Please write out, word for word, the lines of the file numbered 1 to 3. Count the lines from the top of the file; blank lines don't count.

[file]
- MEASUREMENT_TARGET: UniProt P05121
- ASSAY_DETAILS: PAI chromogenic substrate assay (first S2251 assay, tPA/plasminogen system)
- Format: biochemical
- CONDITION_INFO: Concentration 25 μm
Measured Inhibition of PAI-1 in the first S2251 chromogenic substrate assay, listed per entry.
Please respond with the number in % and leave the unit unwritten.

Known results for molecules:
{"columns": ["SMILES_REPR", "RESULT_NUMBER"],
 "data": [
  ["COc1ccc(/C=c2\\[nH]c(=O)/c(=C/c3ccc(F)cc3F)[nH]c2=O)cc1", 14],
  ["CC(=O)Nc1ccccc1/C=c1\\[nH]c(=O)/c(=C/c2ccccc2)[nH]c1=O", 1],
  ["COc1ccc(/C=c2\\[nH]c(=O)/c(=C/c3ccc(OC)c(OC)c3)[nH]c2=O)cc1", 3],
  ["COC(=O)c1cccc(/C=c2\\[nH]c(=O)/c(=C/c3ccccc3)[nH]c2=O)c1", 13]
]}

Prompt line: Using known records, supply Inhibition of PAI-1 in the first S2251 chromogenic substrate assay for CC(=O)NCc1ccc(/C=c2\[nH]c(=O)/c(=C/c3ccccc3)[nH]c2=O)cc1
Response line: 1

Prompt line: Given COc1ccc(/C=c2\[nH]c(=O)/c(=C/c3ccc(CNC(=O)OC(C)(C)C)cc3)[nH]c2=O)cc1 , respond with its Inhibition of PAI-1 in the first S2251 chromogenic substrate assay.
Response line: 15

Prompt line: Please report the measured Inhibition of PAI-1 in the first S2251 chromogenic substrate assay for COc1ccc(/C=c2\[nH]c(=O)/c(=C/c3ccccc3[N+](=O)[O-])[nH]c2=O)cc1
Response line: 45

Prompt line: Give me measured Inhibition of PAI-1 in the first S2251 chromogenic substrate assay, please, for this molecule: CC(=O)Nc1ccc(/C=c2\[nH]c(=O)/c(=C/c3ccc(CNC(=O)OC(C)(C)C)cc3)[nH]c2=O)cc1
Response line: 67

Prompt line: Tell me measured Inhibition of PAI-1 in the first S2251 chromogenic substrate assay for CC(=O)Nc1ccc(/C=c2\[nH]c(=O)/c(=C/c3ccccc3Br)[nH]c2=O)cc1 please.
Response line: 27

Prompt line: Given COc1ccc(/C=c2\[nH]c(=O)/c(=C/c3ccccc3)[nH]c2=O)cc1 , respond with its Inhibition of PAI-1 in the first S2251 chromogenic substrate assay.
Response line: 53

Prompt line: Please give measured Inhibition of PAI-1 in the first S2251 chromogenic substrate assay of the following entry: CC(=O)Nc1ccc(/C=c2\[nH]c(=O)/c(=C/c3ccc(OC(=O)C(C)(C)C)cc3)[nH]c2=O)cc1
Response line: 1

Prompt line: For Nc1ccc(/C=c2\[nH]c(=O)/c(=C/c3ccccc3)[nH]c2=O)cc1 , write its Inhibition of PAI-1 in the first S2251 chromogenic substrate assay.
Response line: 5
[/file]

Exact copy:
- MEASUREMENT_TARGET: UniProt P05121
- ASSAY_DETAILS: PAI chromogenic substrate assay (first S2251 assay, tPA/plasminogen system)
- Format: biochemical